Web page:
MESA, AZ - As a pitcher, Taylor Kaczmarek has a good enough fastball to get drafted by a major league baseball team last month. But he's still coping with the curveball life has thrown at him.
The 20-year-old Mesa resident was diagnosed with children's leukemia in late May. He hopes to resume his baseball career now that he's been released as a patient from the Mayo Clinic in northeast Phoenix.
Doctors have told Kaczmarek that by completing a series of intensive rounds of chemotherapy, the leukemia now is in remission. He will undergo follow-up checkups the next five years to monitor his progress.
"I'm worn out, but I think there are better days ahead," Kaczmarek said told The East Valley Tribune. "You have to be mentally prepared for something like this. The mind is a powerful thing. If your mind is prepared, you can get through it. You just have to take it one day at a time."
Kaczmarek was drafted by the Kansas City Royals in the 40th round after playing for South Mountain Community College the last two years.
About two months ago after Kaczmarek came down with a sore foot, his doctor told him that he had tendonitis.
Kaczmarek said doing a simple task such as walking made him sore and when he went back to the doctor, a blood clot was discovered in his leg, causing him to be placed on blood thinners.
Later, Kaczmarek noticed that his lymph nodes were swollen. It initially was thought that he had mono, but after having blood work done at Banner hospitals, the test results came back as abnormal.
He was out running errands the day he received the phone call about the test results and that he needed to come into Banner's emergency room immediately. He was admitted to Mayo on May 27 and was there for a month.
After Kaczmarek was diagnosed with leukemia, he fell to the draft's lower rounds. However, the Royals remain committed to him as Kaczmarek weighs his options of whether to sign with the Royals or play baseball at the University of San Diego in the fall, spring or maybe next year.
Kaczmarek underwent 12 rounds of chemotherapy but did stomach "crunches" in his bed. To keep the strength in his legs and balance of his upper body, he did "lunges" in the hallway near his room, squatting while carrying weights across his shoulders.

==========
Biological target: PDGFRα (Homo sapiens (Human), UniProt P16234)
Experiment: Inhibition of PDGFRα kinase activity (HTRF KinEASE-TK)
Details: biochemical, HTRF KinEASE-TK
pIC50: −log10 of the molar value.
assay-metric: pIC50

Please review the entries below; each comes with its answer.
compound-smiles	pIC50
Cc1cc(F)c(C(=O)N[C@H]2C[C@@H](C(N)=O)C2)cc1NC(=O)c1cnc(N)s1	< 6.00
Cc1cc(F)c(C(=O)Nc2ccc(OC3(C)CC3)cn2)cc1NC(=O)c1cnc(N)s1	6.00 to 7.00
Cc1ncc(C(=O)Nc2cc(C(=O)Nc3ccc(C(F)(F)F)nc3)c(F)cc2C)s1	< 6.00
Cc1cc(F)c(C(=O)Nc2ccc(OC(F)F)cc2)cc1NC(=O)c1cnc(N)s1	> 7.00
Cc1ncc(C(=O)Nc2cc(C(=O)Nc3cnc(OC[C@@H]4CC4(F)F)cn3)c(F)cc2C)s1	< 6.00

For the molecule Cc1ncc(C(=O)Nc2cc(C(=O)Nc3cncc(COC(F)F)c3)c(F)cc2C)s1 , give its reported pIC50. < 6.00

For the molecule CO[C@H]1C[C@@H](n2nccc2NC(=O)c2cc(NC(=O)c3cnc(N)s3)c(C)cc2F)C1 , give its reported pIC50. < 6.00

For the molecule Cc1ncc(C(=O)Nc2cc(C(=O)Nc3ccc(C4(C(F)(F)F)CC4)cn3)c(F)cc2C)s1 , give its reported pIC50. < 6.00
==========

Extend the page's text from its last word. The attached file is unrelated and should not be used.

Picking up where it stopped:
Through it all, he only lost 20 pounds off his 220-pound, 6 foot, 2-inch frame and claims he didn't lose any hair. He also kept his appetite and his desire to return to the baseball and not take things for granted.
"It kind of made my outlook on life change in knowing what's important," Kaczmarek said. "This is something that has caused me not to take things for granted and realize what's important in life. I've always loved my family and friends, but now more so."
While at Desert Ridge High School, Kazcmarek played on back-to-back state championship teams in 2009 and 2010.
As a pitcher and outfielder at South Mountain Community College, he batted .350, hit two home runs, had 40 RBIs and had a 6-5 record on the mound with 96 strikeouts and a 2.30 ERA.
"He's a great kid," said Desert Ridge coach Pat Herrera. "He always was a pretty big kid, and always pretty serious about baseball. If he struck out, he wore it on his sleeve. He risked a lot because he invested so much."
About 600 people attended a recent benefit for Kaczmarek in Tempe and more benefits are being scheduled in the future to help him with hospital bills while insurance coverage is being sorted out. Although Kazczmarek was given the same medications and doses used to treat children's leukemia, his insurance carrier is contending his treatments were experimental and may not cover some of his medical bills.
"My main goal remains the same as it was before," Kaczmarek said. "And that's to play Big League ball."
Copyright 2012 The Associated Press. All rights reserved. This material may not be published, broadcast, rewritten or redistributed.
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